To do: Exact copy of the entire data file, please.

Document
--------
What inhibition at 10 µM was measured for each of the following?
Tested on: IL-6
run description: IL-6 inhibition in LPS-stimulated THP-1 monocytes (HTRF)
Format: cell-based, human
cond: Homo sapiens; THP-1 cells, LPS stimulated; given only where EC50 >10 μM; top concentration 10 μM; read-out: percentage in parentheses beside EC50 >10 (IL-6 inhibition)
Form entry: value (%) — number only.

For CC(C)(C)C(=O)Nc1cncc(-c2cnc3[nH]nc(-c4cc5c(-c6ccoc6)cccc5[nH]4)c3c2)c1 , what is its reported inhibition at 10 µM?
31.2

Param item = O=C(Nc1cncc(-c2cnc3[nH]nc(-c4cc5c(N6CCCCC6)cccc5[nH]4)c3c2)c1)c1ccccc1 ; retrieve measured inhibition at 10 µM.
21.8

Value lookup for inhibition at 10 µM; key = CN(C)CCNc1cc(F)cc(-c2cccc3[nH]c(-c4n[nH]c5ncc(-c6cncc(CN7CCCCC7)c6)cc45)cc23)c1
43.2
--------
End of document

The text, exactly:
What inhibition at 10 µM was measured for each of the following?
Tested on: IL-6
run description: IL-6 inhibition in LPS-stimulated THP-1 monocytes (HTRF)
Format: cell-based, human
cond: Homo sapiens; THP-1 cells, LPS stimulated; given only where EC50 >10 μM; top concentration 10 μM; read-out: percentage in parentheses beside EC50 >10 (IL-6 inhibition)
Form entry: value (%) — number only.

For CC(C)(C)C(=O)Nc1cncc(-c2cnc3[nH]nc(-c4cc5c(-c6ccoc6)cccc5[nH]4)c3c2)c1 , what is its reported inhibition at 10 µM?
31.2

Param item = O=C(Nc1cncc(-c2cnc3[nH]nc(-c4cc5c(N6CCCCC6)cccc5[nH]4)c3c2)c1)c1ccccc1 ; retrieve measured inhibition at 10 µM.
21.8

Value lookup for inhibition at 10 µM; key = CN(C)CCNc1cc(F)cc(-c2cccc3[nH]c(-c4n[nH]c5ncc(-c6cncc(CN7CCCCC7)c6)cc45)cc23)c1
43.2